Recovery Day

Wednesday, Jun 18

As you know if you’ve been following my Civil War blogs, I had a marvelous time in Virginia–despite bugs and a heat wave. I was delayed one day getting home, and spent a night in a Denver hotel, but the flight yesterday was on-time and easy. The dogs were glad to see me–they probably thought I’d died. 🙂 –So they were overjoyed to discover that I had been resurrected. Not that they pined–reports are, they missed me, but they are well cared-for and much-loved, even when I am off the canine radar screen.

I mostly sat around staring at the wall yesterday, confounded by how tired I was. (Why does that always surprise me?) I saw so much, learned so much, that I’ll be a while integrating it all. The myriad experiences and impressions go into the subconscious brew, where some strange and wonderful alchemy takes place, and when I sit down to write “North of Eden”, the images and sensations will be there. That’s the closest I can come, today at least, to answering the question I get most often: Where do you get your ideas?

I immerse myself in the project and the research, not just by traveling and reading, but by drinking out of Civil War mugs, hanging posters and flags with 33 stars, watching videos purchased online and in National Park Service gift shops, etc. I even do art revolving around people and events of the period.

That’s the big picture. The small picture is, I’m goofing off today. I want to do some preparation for “Tyler”, the third book in the Montana Creeds trilogy, and play around with my art supplies. I might even go over to the casino for a little while. I’ve learned something, taking the London trip and the Blue and Gray tour–playing is as important to the writing process as sitting at the computer. Granted, there has to be a balance, but I think I’ve spent too much time with my nose to the grindstone, and not enough letting myself stop and smell the proverbial roses. Of course the Civil War tour was a research trip, primarily, but being a buff, I enjoyed every single moment of it, hectic as it was. I’m already looking forward to the second tour, in September! My Rebel cousin, Doris, will be joining me. It’s a shorter trip, and I will know what to expect, which helps.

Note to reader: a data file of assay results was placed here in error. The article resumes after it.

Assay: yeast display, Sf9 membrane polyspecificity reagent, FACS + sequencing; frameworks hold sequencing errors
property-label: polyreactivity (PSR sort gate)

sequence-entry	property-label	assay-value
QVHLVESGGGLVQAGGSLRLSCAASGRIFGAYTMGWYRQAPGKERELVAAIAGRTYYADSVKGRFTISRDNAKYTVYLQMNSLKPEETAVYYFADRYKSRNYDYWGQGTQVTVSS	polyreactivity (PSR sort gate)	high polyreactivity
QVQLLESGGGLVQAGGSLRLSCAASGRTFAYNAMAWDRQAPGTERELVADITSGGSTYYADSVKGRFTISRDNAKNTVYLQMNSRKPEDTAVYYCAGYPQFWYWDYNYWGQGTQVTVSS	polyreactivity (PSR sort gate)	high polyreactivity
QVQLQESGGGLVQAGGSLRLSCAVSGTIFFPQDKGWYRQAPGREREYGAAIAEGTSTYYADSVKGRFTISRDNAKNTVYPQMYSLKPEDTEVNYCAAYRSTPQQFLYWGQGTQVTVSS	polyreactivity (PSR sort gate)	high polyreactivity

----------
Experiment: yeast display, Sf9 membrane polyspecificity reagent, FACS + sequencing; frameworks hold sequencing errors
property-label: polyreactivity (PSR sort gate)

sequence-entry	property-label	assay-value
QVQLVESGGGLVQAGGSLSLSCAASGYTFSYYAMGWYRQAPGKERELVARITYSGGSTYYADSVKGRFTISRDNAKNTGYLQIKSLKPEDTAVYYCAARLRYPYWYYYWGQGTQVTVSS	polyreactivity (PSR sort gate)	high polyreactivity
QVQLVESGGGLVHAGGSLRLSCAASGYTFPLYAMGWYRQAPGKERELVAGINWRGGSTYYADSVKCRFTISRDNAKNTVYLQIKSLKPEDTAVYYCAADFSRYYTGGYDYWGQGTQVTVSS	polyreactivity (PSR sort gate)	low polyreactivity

I do love an adventure.

About Linda

The daughter of a town marshal, Linda Lael Miller is a #1 New York Times and USA TODAY bestselling author of more than 100 historical and contemporary novels, most of which reflect her love of the West.

Raised in Northport, Washington, Linda pursued her wanderlust, living in London and Arizona and traveling the world before returning to the state of her birth to settle down on a horse property outside Spokane.

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